• As discussed above, more than one method may perform the comparison depicted by block 24. For example, FIG. 3 depicts one embodiment of a library-based comparison method 27 for comparing the perceived image the simulated images. In the present embodiment, the library-based comparison method 27 includes generating a library of simulated images, as depicted by block 28, matching the perceived image of the potential defect to a similar simulated image, as depicted by block 30, and classifying the potential defect based on the candidate structure appearing in the similar simulated image, as depicted by block 32. Classifying the potential defect may include identifying the potential defect as being of the same or similar type, size, material, depth, or length of the candidate structure appearing in the closest simulated image.
  • As an alternative to the library-based comparison 27, FIG. 4 depicts a simplified model-based comparison method 37 for performing the comparison depicted by block 24. In the present embodiment, the simplified model-based comparison method 37 includes modeling a feature of candidate structures as a function of a corresponding feature in simulated images to create a simplified model, as depicted by block 36, inputting a feature of the perceived image into the simplified model, as depicted by block 38, and classifying the physical structure based on the output of the simplified model, as depicted by block 40.
  • FIG. 5 is a flowchart depicting an exemplary noise-filtering method 42 for filtering noise from a perceived image, which is another embodiment of the classification method 10 in FIG. 1. The noise-filtering method 42 may include receiving a perceived image of a substrate, as illustrated by block 12, and classifying a physical structure by comparing the perceived image to simulated images, as depicted by block 44, which is another embodiment of the step depicted by block 14. Receiving a perceived image of a substrate includes, in certain embodiments, the steps discussed in reference block 17 of FIG. 2. Alternatively, or additionally, receiving a perceived image may include selecting a portion of a perceived image that includes a certain physical structure with, for example, an image recognition algorithm.
  • In the present embodiment, classifying a physical structure by comparing the perceived image to a simulated image includes simulating images of a negligible candidate structures, as depicted by block 46, comparing the perceived image to the simulated images to identify the signature of a negligible physical structure, as depicted by block 40, and removing noise from the perceived image based on the comparison, as depicted by block 50. The comparison depicted by block 40 may include the library-based comparison method 27 of FIG. 3 or the simplified model-based comparison method 37 of FIG. 4.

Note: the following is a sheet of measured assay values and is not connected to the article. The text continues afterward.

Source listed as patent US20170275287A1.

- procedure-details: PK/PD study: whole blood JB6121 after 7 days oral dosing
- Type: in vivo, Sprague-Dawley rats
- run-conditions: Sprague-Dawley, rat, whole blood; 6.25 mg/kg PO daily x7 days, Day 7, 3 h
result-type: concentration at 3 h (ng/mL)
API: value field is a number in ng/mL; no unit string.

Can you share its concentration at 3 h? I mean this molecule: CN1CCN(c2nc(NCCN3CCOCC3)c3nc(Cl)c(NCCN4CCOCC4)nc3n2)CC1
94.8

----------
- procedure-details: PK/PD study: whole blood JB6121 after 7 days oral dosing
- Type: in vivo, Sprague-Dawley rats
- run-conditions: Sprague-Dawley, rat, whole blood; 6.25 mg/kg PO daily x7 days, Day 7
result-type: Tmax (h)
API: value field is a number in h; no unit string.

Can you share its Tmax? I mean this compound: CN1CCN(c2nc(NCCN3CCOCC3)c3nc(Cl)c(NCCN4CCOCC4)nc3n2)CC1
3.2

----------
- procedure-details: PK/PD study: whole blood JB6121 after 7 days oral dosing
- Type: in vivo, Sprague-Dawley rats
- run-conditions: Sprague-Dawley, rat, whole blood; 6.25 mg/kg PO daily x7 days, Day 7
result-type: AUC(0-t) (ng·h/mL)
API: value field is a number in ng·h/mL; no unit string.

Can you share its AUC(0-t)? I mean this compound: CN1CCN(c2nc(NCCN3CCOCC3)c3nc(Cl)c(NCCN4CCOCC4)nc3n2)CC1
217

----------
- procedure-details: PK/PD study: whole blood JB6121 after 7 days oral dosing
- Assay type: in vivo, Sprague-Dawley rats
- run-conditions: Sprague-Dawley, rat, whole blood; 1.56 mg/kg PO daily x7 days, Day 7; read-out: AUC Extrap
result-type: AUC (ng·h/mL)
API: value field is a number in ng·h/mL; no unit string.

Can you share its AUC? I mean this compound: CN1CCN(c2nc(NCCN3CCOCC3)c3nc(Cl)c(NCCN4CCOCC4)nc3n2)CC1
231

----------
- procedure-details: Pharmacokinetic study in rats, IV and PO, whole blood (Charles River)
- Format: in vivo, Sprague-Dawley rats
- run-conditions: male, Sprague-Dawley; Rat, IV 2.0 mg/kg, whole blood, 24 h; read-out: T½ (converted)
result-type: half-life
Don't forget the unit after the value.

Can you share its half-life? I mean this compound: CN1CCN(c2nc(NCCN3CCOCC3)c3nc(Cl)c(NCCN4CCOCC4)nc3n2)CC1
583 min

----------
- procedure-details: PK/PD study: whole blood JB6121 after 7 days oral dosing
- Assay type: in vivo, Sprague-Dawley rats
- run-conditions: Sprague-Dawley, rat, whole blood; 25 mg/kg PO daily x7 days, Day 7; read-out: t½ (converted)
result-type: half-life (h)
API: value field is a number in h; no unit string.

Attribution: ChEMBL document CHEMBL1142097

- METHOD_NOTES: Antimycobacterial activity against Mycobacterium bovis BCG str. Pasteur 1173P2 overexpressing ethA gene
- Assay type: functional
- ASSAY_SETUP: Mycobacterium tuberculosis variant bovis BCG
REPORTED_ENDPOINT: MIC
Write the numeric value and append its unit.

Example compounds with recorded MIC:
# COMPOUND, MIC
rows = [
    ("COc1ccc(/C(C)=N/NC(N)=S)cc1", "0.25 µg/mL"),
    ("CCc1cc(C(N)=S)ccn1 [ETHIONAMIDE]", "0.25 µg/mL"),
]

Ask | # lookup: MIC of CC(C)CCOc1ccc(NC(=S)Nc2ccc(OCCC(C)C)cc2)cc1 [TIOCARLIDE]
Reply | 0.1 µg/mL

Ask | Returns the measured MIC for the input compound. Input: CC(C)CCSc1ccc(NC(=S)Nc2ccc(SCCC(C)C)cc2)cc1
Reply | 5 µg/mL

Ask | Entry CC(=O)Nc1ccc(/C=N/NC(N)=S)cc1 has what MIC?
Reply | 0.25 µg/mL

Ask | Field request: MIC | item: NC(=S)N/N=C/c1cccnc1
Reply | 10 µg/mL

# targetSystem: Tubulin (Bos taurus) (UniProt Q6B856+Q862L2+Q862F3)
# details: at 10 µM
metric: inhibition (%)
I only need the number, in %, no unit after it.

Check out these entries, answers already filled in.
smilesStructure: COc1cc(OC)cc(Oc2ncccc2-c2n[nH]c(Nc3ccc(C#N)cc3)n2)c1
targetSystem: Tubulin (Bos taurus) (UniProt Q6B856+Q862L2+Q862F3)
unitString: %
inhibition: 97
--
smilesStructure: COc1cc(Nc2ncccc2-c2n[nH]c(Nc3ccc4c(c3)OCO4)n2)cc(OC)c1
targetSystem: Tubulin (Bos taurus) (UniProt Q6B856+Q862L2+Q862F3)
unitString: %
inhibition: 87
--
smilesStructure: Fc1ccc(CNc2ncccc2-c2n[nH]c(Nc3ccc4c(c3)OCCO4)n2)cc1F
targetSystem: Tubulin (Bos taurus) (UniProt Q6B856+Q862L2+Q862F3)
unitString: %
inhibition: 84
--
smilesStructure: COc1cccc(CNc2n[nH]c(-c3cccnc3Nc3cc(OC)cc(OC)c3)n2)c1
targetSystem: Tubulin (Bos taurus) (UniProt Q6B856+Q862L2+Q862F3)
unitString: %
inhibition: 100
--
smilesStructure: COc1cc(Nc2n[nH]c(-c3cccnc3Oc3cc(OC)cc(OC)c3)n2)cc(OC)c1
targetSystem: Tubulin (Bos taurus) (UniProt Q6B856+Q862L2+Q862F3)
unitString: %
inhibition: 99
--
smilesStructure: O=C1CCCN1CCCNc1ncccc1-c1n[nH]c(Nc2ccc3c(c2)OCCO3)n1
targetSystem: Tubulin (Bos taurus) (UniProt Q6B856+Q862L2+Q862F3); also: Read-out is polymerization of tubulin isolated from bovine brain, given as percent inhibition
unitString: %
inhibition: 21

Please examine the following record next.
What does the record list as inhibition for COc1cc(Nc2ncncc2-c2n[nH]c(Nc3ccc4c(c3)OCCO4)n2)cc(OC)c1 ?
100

• As used herein, a “negligible physical structure” refers to a physical structure that produces a signature in the perceived image but is not relevant to interpreting the perceived image. That is, a “negligible physical structure” is a physical structure that adds noise to the perceived image. For example, negligible physical structures may include physical structures that do not significantly affect device performance. Similarly, as used herein, a “negligible candidate structure” is a candidate structure that would be a negligible physical structure were it to exist on a substrate.
  • Once a physical structure appearing in a perceived image is identified as negligible, noise in the perceived image from the negligible physical structure is removed, as depicted by block 50. In one embodiment, the signature of a negligible candidate structure that is identified as similar to the negligible physical structure in the comparison of block 40 is subtracted from the perceived image. Advantageously, by removing the signatures of negligible physical structures, the signatures of non-negligible physical structures may appear more clearly in the perceived image, thereby facilitating rapid classification of the non-negligible physical structures.
  • FIG. 6 is a flowchart depicting an exemplary measurement method 57 for measuring a physical structure, which is another embodiment of the classification method 10 in FIG. 1. The measurement method 52 may include receiving a perceived image of a substrate, as depicted by block 54, which is another embodiment of the step depicted by block 12, and classifying a physical structure by comparing the perceived image to simulated images, as depicted by block 56, which is another embodiment of the step depicted by block 14. In the present embodiment, classifying a physical structure includes measuring a physical structure by simulating images of candidate structures with a known dimension, as depicted by block 58, comparing the perceived image to the simulated images, as depicted by block 60, and estimating a dimension of the physical structure based on the comparison, as depicted by block 62.